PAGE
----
By Matthew Belloni
EXCLUSIVE: Will a new lawsuit prevent the upcoming fourth album by multi-platinum rapper The Game from dropping as scheduled?
A company claiming to have discovered the West Coast hip-hop star today sued Aftermath Records, Interscope, Universal Music Group and Dr. Dre's company ARY, Inc. alleging it has been pushed aside and stiffed on royalties. As a result, it wants a court to halt the upcoming release of "The R.E.D. Album," currently scheduled for August.
Desperado Entertainment, which claims it found Jayceon Taylor and helped turn him into mega-selling rap star The Game, says in a lawsuit filed in Los Angeles Superior Court that a series of agreements entitle it to share in licensing and publishing income from the former G-Unit member's records. The lawsuit doesn't reveal who is behind Desperado or whether Game himself is involved (that seems unlikely considering a letter attached to the lawsuit complains that certain monies have been paid directly to Game and his reps instead of Desperado). The rapper has spent this week refuting a weird death rumor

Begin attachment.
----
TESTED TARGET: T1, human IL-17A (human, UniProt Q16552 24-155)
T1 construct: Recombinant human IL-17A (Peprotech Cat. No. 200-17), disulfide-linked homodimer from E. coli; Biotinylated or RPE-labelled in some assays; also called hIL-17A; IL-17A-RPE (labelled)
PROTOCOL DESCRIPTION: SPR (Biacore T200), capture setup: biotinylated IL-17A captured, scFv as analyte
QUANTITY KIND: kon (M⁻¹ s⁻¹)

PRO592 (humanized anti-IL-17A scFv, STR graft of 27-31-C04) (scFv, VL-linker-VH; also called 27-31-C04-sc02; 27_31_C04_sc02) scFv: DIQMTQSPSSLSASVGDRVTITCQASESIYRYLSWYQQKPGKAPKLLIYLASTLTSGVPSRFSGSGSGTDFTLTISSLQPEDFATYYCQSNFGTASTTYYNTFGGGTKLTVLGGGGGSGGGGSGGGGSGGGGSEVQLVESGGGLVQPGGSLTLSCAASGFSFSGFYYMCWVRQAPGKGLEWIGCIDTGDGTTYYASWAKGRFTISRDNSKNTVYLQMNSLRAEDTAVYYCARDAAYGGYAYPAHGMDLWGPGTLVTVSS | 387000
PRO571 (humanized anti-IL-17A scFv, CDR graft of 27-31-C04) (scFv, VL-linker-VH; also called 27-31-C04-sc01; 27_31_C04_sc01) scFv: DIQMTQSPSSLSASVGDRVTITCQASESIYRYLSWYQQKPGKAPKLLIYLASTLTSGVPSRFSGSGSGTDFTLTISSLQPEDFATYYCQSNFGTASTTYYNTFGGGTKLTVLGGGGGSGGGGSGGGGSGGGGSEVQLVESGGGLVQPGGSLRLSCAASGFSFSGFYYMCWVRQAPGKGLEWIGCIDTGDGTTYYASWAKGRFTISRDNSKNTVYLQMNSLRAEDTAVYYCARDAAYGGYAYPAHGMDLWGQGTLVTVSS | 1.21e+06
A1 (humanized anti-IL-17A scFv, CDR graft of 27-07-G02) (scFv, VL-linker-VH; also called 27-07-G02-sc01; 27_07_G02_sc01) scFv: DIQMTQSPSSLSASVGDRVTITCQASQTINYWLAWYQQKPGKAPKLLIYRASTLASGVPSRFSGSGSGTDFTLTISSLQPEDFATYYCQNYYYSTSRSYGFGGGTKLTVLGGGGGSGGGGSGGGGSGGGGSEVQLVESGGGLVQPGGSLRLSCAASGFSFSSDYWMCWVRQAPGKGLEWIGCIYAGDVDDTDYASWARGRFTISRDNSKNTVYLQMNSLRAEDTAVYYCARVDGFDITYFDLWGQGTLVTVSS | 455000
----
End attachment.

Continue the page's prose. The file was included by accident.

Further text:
Desperado claims that despite efforts to work with the UMG labels, it has been cut out of the development of the new album in violation of its rights of approval. In addition, Desperado says the labels have breached the agreements by failing to account and pay proper royalties. The defendants have allegedly claimed "'budget overages' for all LPs but have not provided supporting documentation," according to the complaint.
Desperado's agreements allegedly allowed the UMG labels to recoup advances "solely from record sales and not from publishing earnings or royalties," the complaint states. "Royalties from the sale of Game LP's have never been paid to Plaintiff."
The amount of those royalties are not specified, nor are damages, although a letter attached to the complaint demands an immediate $275,000 "advance" payment on the new album. This is one of those lawsuits that feels like it merely scratches the surface of a deep underlying feud. Game has a history
of various fracases. We've reached out to UMG for comment.
In addition to requesting an injunction, the suit alleges causes of action for breach of contract, fraud/failure to disclose, unfair business practices, negligent misrepresentation, accounting and declaratory relief. It was filed by LA attorneys Christopher Pham, Christopher Johnson and Susan Rabin at Johnson & Pham.